Jeffries argued on direct appeal that the government breached the plea agreement by failing to recommend an acceptance-of-responsibility reduction. Jeffries I, 569 F.3d at 874. A panel of this court concluded that there was no obvious breach, and then added:
It is also unlikely that any error affected the district court's decision to deny a reduction based on an acceptance of responsibility. The district court concluded that Jeffries' objection to the PSR's failure to credit him with acceptance of responsibility was not well supported and noted that “[s]ince his guilty plea, the defendant has denied his culpability for the crime to which he pled guilty and has tried to present a picture to this Court of a consensual sexual encounter.”
Id. at 876 n.1.
For similar reasons, we conclude that Jeffries suffered no prejudice from his counsel's failure to object to the government's comments at sentencing. Even giving Jeffries the full benefit of the stipulation, the prosecution was not required to object to the probation office's recommendation or to give an enthusiastic endorsement of a downward adjustment. United States v. Has No Horses, 261 F.3d 744, 750 (8th Cir.2001). In view of the judge's comments at sentencing, it is unlikely that he would have been moved by a tepid statement by the prosecutor conforming strictly to the stipulation. If the case had been reassigned to another judge for resentencing after a successful appeal, see Santobello v. New York, 404 U.S. 257, 263 (1971), there is likewise no reasonable probability that a new judge would have assessed the matter differently. Jeffries's attempts to deny responsibility—both before and after entering a plea, in correspondence and in a personal interview—were plain to see. Indeed, the most noteworthy aspect of the government's conduct at sentencing may not be the alleged breach, but the puzzling insistence of the prosecutor (perhaps acting in an abundance of caution) that more significant evidence was required to justify abandoning the stipulation. If the hypothetical new sentencing court were to be influenced by advice, then the evaluation of the neutral probation office was more likely to hold sway than an unenthusiastic recommendation of a prosecutor who was bound by an agreement reached before Jeffries engaged in the offending conduct.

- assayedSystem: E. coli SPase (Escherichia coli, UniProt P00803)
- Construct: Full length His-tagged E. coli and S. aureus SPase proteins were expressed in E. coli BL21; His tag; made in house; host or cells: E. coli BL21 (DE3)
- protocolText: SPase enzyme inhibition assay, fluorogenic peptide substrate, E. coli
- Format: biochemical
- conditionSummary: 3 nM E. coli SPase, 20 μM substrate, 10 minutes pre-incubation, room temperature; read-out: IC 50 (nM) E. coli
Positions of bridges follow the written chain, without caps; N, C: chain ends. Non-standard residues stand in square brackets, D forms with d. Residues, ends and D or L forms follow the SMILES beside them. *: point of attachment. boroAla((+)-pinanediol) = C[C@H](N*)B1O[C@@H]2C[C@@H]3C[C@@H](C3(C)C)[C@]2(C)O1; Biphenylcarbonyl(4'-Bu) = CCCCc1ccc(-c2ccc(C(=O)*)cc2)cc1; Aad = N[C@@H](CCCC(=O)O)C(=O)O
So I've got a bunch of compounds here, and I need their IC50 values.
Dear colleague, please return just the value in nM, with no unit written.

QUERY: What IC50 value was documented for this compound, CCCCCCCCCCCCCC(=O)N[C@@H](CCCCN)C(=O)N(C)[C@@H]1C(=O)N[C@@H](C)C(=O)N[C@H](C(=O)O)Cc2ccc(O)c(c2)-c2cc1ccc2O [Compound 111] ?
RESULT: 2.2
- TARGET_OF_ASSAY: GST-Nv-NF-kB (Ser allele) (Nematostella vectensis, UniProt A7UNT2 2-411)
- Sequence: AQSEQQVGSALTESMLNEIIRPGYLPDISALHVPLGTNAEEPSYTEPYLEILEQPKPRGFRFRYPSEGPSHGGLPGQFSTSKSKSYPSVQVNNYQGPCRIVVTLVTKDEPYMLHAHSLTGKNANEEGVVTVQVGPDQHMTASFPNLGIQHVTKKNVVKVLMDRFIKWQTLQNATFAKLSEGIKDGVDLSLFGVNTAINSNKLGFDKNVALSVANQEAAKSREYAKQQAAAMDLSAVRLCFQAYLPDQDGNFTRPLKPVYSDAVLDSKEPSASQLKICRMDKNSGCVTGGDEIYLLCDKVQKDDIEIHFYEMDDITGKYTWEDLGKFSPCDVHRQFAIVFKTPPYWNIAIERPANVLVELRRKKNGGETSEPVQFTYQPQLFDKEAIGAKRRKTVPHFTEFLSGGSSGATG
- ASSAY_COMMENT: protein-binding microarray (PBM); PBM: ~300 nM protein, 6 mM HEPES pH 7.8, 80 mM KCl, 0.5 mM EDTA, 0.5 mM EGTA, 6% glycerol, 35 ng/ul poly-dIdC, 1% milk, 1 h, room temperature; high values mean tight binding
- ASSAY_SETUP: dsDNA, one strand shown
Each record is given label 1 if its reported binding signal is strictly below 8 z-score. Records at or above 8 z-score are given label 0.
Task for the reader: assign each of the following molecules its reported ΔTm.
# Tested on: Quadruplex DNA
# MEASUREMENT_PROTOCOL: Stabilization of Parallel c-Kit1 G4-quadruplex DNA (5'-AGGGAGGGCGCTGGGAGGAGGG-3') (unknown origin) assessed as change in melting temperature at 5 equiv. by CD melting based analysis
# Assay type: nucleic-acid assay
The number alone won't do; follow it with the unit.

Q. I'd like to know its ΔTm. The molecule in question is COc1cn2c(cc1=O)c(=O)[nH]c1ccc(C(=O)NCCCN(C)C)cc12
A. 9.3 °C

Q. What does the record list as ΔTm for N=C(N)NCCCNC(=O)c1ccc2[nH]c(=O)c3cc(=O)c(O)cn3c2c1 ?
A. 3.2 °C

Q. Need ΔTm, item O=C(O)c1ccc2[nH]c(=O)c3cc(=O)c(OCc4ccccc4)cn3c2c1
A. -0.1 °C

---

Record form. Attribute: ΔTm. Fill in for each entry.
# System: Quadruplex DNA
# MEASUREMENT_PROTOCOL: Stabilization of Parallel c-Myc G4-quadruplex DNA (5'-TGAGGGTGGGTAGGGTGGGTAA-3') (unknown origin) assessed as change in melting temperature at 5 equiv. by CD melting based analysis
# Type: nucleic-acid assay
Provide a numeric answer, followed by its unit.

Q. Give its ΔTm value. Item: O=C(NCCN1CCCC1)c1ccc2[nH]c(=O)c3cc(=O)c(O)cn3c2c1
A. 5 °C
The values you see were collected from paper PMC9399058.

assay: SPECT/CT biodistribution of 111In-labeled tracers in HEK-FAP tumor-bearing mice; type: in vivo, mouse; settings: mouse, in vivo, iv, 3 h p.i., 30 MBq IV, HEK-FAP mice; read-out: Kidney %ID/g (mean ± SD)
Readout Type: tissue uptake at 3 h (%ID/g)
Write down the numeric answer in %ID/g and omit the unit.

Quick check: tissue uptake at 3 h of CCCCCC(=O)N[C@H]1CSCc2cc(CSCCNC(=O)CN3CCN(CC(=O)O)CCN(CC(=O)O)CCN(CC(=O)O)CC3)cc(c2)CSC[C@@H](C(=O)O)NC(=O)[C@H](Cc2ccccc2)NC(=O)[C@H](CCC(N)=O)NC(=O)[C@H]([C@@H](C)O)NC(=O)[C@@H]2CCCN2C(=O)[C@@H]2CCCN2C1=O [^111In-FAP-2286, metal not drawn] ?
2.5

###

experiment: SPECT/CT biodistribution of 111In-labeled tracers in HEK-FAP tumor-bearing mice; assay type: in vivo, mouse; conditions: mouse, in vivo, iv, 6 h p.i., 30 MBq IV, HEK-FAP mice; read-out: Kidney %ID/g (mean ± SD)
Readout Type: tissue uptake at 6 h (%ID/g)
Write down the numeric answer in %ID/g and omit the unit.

For these reasons, even assuming that Jeffries could show that his counsel's performance at sentencing was deficient, he has not adequately alleged that he was prejudiced. The district court thus did not err in declining to hold an evidentiary hearing on Jeffries's § 2255 motion. See Hill v. Lockhart, 474 U.S. 52, 60 (1985).
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The judgment of the district court is affirmed.
1. The Honorable Andrew W. Bogue, late a United States District Judge for the District of South Dakota.
2. The Honorable Karen E. Schreier, United States District Judge for the District of South Dakota.
COLLOTON, Circuit Judge.